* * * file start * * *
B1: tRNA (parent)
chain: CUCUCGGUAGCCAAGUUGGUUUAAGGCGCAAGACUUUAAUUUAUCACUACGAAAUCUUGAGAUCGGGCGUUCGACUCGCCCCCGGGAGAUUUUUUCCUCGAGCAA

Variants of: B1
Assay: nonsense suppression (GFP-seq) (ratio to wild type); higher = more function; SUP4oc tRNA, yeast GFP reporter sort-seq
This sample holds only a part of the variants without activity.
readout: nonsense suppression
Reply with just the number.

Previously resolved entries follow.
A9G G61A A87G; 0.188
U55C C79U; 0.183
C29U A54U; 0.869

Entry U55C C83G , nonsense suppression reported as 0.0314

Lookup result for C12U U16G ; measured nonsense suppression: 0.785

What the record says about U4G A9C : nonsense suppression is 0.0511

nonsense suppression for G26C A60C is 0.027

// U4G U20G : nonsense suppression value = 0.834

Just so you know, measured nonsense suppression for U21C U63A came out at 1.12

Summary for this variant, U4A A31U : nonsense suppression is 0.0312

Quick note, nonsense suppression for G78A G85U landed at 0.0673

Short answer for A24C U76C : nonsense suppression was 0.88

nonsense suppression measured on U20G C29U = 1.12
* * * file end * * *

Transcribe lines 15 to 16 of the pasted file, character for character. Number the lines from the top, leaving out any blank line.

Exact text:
nonsense suppression for G26C A60C is 0.027

// U4G U20G : nonsense suppression value = 0.834